What can retail businesses, markets and companies contribute to decarbonization efforts?

Businesses, financial institutions, and organisations have powerful roles in global climate action. They have the resources to support decarbonization projects such as offsetting. And, they can help reduce carbon emissions around the world.  Reduction, Reuse and Offsets are three key parts of the solution, with importance in that order.

“Many people misunderstand offsets as a way to avoid having to reduce emissions at home, by offsetting instead of reducing emissions. In fact, the intention is just the opposite.

“Once you have identified your (or your business) climate footprint and reduced it as much as possible, offsetting puts a price on the remaining emissions and offers a way to work with the global community to reduce emissions globally.”

Niclas Svenningsen, Manager of Global Climate Action at the UN Climate Change Secretariat.

Brands Can Step Up

Brands are increasingly taking part in decarbonization projects. International environmental organisation Stand.earth has provided businesses with a guide to “fossil-free fashion” to get a grip on its pollution in the supply chain or the industry’s fast growing carbon footprint.

The formula: renewable energy, better materials, and green shipping. 

Sources have pointed to the fashion industry as one of the biggest contributors to global warming. However, most brands have yet to slash their carbon footprints and be less dependent on fossil fuels in the supply chain, said the organisation Stand.Earth in a report.

“Despite commitments to slash their emissions, the fashion industry’s supply chain saw more dirty coal, more fossil fuel-based fabrics, and more delivery by highly polluting cargo ships prior to the COVID-19 outbreak. 

As brands look to restart after the pandemic, the industry must implement concrete, collaborative efforts to tackle its pollution problem through a combination of rapidly transitioning factories to renewables, eliminating fracked fabrics like polyester, and greening up shipping.”

Gary Cook, Global Climate Campaigns Director at Stand.earth

Recommendations for fashion brands include:

  • Lasting materials: Brands must source lower carbon and lasting materials, while steadily phasing out fossil fuel-based plastic fabrics.
  • Greener shipping: Brands must support short-term solutions like slowing ships and eliminating dirty fuels, while advocating for a long-term decarbonization strategy by the end of the decade. 
  • Renewables: Brands must eliminate coal in the supply chain and transition to a renewable-powered supply chain by 2030. Partner with suppliers to share capital costs. Advocate with suppliers to block new investment in coal, with  new coal power plants being planned in Bangladesh, Vietnam, China, and Turkey — major supply chain countries for the fashion industry.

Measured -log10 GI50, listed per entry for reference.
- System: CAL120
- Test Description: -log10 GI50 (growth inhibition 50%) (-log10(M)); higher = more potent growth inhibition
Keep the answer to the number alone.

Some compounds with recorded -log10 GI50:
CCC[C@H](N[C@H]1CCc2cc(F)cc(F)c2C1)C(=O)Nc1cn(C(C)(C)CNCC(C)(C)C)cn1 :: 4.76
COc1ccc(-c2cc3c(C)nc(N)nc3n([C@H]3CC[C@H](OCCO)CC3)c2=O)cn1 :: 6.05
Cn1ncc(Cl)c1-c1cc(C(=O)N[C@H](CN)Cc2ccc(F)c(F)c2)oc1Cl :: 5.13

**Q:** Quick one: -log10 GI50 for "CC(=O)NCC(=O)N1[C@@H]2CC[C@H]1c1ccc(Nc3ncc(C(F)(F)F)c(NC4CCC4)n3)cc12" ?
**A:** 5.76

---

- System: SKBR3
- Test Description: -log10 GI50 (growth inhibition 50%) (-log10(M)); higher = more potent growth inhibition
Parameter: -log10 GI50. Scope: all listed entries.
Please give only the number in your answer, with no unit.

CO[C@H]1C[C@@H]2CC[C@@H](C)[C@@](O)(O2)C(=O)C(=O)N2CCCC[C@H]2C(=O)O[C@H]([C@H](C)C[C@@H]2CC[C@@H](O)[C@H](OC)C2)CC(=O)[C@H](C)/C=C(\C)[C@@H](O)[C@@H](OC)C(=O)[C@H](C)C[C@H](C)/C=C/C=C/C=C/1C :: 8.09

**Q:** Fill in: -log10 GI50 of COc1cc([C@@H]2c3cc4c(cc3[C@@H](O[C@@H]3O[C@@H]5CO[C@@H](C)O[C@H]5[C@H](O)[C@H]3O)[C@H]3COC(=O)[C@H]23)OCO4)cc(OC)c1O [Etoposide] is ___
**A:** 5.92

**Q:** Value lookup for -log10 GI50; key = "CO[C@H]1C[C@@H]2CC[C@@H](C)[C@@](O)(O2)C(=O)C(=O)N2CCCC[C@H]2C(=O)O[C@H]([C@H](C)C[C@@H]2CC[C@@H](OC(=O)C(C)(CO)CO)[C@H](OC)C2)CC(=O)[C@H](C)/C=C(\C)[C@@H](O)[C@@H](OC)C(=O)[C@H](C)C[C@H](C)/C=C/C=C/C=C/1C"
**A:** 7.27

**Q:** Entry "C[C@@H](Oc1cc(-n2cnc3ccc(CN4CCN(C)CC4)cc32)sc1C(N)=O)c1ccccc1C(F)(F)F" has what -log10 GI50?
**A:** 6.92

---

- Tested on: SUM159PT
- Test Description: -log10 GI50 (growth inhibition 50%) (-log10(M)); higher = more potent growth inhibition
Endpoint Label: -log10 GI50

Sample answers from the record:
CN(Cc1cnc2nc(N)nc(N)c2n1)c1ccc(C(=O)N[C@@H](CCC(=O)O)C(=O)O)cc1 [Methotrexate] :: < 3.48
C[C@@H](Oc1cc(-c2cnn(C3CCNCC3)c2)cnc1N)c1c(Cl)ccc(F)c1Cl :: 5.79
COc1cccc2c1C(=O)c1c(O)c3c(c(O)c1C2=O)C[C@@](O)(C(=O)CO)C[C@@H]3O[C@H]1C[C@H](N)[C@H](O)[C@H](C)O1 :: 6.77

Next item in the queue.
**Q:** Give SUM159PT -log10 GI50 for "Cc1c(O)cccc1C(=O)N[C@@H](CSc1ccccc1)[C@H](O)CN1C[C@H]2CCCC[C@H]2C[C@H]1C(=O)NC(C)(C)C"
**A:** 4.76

UN Carbon Offset Platform

Imagine an app or a platform that can cancel carbon footprints.

The UN Climate Change has developed a platform for anyone interested in decarbonization projects.

Photo by Martijn Baudoin

Since 2015, the UN Carbon Offset Platform has purchased and cancelled two million “Certified Emission Reductions” (CERs), or emission reduction units from projects in developing countries. One CER represents a ton of greenhouse gas emission that has been reduced, avoided, or captured. 

With initiatives such as this, the United Nations has been working to reduce greenhouse gas emissions and support sustainability projects in many developing countries. 

Carbon Pricing, Fiscal Policy

How about the finance world?

The United States, which houses the world’s biggest financial markets, should establish a price on carbon and consider integrating climate risk into fiscal policy, the U.S. Commodity Futures Trading Commission recently recommended.

Financial regulators need to know that climate change has serious risks to the financial system in the U.S., the Commision said in a report. And more importantly, the financial community should provide solutions, instead of just reactions.

Highlights of the Commission’s report included points on:

  • Risks. Climate change could pose systemic risks to the U.S. financial system.
  • Pricing. An economy-wide price on carbon will allow financial markets to efficiently channel resources to GHG reduction activities.
  • Timeline. Regulators and market participants around the world are generally in the early stages of understanding and experimenting with monitoring and managing climate risk.
  • Data. A critical constraint remains to be insufficient data and analytical tools to measure and manage climate-related financial risks.
  • Vocabulary. The lack of common definitions and standards for climate-related data and financial products hinders the market and regulators to manage climate risk.
  • Tool. Climate-related scenario analysis can be a useful tool to enable regulators and market participants to understand and manage climate-related risks.
  • Disclosures. Corporations’ disclosure of information on material, climate-related financial risks is important in measuring and managing climate risks. In fact, demand for disclosure of information on material, climate-relevant financial risks continues to grow.

Aside from the absence of an economy-wide carbon pricing in the U.S., other factors hold back capital from flowing to low-carbon activities, according to the Commission. For instance, the market for “green” or “sustainable” products remains small relative to the needs of institutional investors.

And in relation to this, there is a lack of trust in the market with regard to “greenwashing” or misleading claims on the real climate-friendliness or environmental sustainability of a financial product or service. 

If stakeholders are to be serious about solid, measurable climate action, these are some of the issues that beg attention in the world of finance amid global decarbonization projects.